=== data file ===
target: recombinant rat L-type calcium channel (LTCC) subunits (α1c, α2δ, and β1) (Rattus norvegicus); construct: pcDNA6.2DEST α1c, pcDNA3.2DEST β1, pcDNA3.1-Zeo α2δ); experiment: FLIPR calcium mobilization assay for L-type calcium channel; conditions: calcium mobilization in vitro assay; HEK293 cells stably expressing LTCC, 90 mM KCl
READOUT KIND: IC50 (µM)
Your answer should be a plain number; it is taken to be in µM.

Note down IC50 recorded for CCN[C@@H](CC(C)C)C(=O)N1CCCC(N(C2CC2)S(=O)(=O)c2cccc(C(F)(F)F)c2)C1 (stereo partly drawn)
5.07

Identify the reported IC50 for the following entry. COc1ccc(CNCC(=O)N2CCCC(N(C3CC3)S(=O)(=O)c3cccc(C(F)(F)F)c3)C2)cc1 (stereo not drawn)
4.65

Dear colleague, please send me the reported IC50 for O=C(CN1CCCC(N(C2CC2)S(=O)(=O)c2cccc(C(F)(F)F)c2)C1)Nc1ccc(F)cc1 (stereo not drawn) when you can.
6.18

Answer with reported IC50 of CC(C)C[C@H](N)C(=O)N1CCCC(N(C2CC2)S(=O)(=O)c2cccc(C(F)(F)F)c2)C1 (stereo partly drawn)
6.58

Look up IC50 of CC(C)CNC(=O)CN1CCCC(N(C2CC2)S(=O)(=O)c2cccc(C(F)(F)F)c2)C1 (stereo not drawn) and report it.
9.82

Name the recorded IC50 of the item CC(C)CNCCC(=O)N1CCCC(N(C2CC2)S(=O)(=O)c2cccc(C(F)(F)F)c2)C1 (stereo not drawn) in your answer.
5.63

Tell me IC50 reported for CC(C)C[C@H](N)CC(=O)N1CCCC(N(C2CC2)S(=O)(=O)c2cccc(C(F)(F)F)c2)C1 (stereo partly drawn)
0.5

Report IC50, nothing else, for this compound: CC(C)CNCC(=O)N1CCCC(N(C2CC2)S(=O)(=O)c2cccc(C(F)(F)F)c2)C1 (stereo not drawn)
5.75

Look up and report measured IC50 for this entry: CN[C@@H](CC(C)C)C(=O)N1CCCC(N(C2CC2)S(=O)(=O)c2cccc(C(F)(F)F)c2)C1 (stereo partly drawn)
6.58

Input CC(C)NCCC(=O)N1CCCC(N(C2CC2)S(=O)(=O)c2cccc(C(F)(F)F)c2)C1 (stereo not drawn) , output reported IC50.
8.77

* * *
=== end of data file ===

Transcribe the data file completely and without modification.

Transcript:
target: recombinant rat L-type calcium channel (LTCC) subunits (α1c, α2δ, and β1) (Rattus norvegicus); construct: pcDNA6.2DEST α1c, pcDNA3.2DEST β1, pcDNA3.1-Zeo α2δ); experiment: FLIPR calcium mobilization assay for L-type calcium channel; conditions: calcium mobilization in vitro assay; HEK293 cells stably expressing LTCC, 90 mM KCl
READOUT KIND: IC50 (µM)
Your answer should be a plain number; it is taken to be in µM.

Note down IC50 recorded for CCN[C@@H](CC(C)C)C(=O)N1CCCC(N(C2CC2)S(=O)(=O)c2cccc(C(F)(F)F)c2)C1 (stereo partly drawn)
5.07

Identify the reported IC50 for the following entry. COc1ccc(CNCC(=O)N2CCCC(N(C3CC3)S(=O)(=O)c3cccc(C(F)(F)F)c3)C2)cc1 (stereo not drawn)
4.65

Dear colleague, please send me the reported IC50 for O=C(CN1CCCC(N(C2CC2)S(=O)(=O)c2cccc(C(F)(F)F)c2)C1)Nc1ccc(F)cc1 (stereo not drawn) when you can.
6.18

Answer with reported IC50 of CC(C)C[C@H](N)C(=O)N1CCCC(N(C2CC2)S(=O)(=O)c2cccc(C(F)(F)F)c2)C1 (stereo partly drawn)
6.58

Look up IC50 of CC(C)CNC(=O)CN1CCCC(N(C2CC2)S(=O)(=O)c2cccc(C(F)(F)F)c2)C1 (stereo not drawn) and report it.
9.82

Name the recorded IC50 of the item CC(C)CNCCC(=O)N1CCCC(N(C2CC2)S(=O)(=O)c2cccc(C(F)(F)F)c2)C1 (stereo not drawn) in your answer.
5.63

Tell me IC50 reported for CC(C)C[C@H](N)CC(=O)N1CCCC(N(C2CC2)S(=O)(=O)c2cccc(C(F)(F)F)c2)C1 (stereo partly drawn)
0.5

Report IC50, nothing else, for this compound: CC(C)CNCC(=O)N1CCCC(N(C2CC2)S(=O)(=O)c2cccc(C(F)(F)F)c2)C1 (stereo not drawn)
5.75

Look up and report measured IC50 for this entry: CN[C@@H](CC(C)C)C(=O)N1CCCC(N(C2CC2)S(=O)(=O)c2cccc(C(F)(F)F)c2)C1 (stereo partly drawn)
6.58

Input CC(C)NCCC(=O)N1CCCC(N(C2CC2)S(=O)(=O)c2cccc(C(F)(F)F)c2)C1 (stereo not drawn) , output reported IC50.
8.77

* * *